Law Enforcement Personnel Board votes against suspending education incentives
A room full of law enforcement officers erupted into applause when Shelby County Law Enforcement Personnel Board Chairman Randy Donaldson announced his vote against a measure some said would “attack” education incentives and step raises built into deputies’ salaries.
Donaldson’s vote broke the board members’ two-way tie, which occurred after a public hearing filled with impassioned arguments from both sides of the issue.
The proposed rule suggested suspending educational incentives and step raises during times of economic downturn.
“Education, in our line of work, is of vital importance,” said deputy Michael Denver McCool in a letter to the personnel board.
McCool added that he moved to Shelby County from Knoxville, Tenn., because of both the high value the sheriff’s department here placed on education and professionalism.
When County Commissioner Corley Ellis took the floor, he acknowledged his unpopular viewpoint in the room filled with sheriff’s deputies.
“I know I’m the least popular person here and everyone behind me has a gun,” he said. “Our law enforcement here is second to none and I have lots of friends in the department, but we’ve had 33 positions eliminated countywide. We have cut to the bone, and public safety is the last place we want to cut back.”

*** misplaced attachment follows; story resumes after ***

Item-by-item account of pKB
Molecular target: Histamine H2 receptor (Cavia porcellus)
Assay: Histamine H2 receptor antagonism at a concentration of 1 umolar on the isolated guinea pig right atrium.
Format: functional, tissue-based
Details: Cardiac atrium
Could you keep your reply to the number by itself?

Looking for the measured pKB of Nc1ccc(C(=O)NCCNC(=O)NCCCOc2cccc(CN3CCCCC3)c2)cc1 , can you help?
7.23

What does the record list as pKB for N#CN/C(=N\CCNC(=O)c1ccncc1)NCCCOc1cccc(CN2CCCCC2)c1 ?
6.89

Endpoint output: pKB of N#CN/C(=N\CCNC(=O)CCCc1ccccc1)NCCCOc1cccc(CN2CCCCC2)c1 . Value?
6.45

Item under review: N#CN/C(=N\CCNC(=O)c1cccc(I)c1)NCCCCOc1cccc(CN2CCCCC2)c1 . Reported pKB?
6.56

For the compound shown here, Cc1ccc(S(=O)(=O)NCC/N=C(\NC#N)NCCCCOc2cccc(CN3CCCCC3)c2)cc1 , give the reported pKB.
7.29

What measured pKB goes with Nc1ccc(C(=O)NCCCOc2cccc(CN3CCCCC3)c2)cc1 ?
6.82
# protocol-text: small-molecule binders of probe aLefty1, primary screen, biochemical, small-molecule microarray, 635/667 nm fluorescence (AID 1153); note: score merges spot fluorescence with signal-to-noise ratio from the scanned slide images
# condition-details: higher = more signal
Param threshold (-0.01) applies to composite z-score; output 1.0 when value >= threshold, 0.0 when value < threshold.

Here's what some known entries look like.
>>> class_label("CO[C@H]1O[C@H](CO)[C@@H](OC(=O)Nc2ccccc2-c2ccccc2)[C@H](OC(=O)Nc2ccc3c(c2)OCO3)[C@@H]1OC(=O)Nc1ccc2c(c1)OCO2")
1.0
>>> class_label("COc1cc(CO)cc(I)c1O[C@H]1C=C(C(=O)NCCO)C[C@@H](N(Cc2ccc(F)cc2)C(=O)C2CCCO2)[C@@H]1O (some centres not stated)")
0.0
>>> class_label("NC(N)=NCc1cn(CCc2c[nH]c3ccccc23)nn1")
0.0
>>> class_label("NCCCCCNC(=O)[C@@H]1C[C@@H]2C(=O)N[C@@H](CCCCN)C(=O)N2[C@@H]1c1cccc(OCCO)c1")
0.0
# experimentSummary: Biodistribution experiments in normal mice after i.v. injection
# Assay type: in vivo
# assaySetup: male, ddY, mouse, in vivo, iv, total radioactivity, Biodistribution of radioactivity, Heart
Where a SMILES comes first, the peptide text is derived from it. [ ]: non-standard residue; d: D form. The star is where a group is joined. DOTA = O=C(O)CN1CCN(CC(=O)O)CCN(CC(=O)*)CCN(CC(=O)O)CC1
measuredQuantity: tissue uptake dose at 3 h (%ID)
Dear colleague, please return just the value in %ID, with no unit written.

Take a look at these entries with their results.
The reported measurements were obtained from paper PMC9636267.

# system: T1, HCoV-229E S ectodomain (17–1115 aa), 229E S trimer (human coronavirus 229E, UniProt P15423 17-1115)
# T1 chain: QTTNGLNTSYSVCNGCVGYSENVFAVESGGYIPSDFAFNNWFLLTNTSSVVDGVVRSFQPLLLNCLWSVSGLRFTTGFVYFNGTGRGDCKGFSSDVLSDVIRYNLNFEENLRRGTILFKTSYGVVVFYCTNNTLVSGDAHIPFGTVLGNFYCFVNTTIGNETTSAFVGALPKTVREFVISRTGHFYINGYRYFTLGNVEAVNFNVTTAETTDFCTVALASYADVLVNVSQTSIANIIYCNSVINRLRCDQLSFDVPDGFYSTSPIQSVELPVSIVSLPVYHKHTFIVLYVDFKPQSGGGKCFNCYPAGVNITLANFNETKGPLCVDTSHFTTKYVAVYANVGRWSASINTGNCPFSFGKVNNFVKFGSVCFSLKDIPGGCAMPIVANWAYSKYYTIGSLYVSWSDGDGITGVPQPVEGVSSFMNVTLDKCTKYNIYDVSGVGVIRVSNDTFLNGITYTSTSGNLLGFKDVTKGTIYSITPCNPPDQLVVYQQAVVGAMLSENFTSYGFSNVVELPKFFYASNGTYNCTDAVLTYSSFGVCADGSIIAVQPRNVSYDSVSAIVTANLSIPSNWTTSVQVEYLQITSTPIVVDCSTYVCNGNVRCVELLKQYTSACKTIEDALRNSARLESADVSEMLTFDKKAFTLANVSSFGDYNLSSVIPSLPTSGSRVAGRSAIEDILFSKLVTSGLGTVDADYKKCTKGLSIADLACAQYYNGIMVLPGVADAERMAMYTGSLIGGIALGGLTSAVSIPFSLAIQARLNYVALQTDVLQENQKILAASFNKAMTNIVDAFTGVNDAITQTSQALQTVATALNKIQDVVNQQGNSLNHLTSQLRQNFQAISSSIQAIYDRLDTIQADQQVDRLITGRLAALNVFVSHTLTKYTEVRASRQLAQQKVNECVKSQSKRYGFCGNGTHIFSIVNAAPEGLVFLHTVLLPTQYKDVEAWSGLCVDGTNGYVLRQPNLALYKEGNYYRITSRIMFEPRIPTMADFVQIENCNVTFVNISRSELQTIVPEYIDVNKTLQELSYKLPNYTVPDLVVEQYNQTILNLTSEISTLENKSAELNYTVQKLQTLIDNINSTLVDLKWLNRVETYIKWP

Ellis also said, however, something must be done.
“When we’re eliminating positions and sending people home, it’s not a good time to be giving raises, in my opinion,” he said.
Several deputies expressed concern about the county’s discussion of building additional trails between schools and other miscellaneous construction projects, and wondered where the money for those projects was coming from.
“That money is earmarked,” Ellis said. “We can’t, by law, spend it on anything else. The sheriff’s department is funded by the county’s general fund, and we’ve cut $6 million from that. Forty percent of the general fund goes toward the sheriff’s department and it hasn’t been cut at all.”
Chief Deputy John Samaniego said he felt the issue was more about allowing Sheriff Chris Curry to do his job.
“The board gave us those incentives and it’s their right to take them away,” he said. “But we have a responsible sheriff, and if he saw a need to take away step raises, he would.”
After the vote, most deputies left the building with huge smiles on their faces.
“I think tonight was proof that the democratic process works,” Donaldson said.
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